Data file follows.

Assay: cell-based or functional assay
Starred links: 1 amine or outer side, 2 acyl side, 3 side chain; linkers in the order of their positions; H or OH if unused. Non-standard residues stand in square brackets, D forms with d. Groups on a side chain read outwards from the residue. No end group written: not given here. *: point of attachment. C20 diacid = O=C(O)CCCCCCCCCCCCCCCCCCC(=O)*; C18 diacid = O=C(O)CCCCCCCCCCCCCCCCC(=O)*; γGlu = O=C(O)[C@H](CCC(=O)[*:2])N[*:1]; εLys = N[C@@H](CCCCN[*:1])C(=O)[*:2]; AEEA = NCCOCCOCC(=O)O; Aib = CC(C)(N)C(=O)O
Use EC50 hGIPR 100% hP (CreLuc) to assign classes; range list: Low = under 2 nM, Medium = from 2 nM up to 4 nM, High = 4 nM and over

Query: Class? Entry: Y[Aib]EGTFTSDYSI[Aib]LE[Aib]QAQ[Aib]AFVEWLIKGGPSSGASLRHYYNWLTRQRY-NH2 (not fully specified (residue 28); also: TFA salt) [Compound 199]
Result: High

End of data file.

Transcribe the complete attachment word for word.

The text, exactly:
Assay: cell-based or functional assay
Starred links: 1 amine or outer side, 2 acyl side, 3 side chain; linkers in the order of their positions; H or OH if unused. Non-standard residues stand in square brackets, D forms with d. Groups on a side chain read outwards from the residue. No end group written: not given here. *: point of attachment. C20 diacid = O=C(O)CCCCCCCCCCCCCCCCCCC(=O)*; C18 diacid = O=C(O)CCCCCCCCCCCCCCCCC(=O)*; γGlu = O=C(O)[C@H](CCC(=O)[*:2])N[*:1]; εLys = N[C@@H](CCCCN[*:1])C(=O)[*:2]; AEEA = NCCOCCOCC(=O)O; Aib = CC(C)(N)C(=O)O
Use EC50 hGIPR 100% hP (CreLuc) to assign classes; range list: Low = under 2 nM, Medium = from 2 nM up to 4 nM, High = 4 nM and over

Query: Class? Entry: Y[Aib]EGTFTSDYSI[Aib]LE[Aib]QAQ[Aib]AFVEWLIKGGPSSGASLRHYYNWLTRQRY-NH2 (not fully specified (residue 28); also: TFA salt) [Compound 199]
Result: High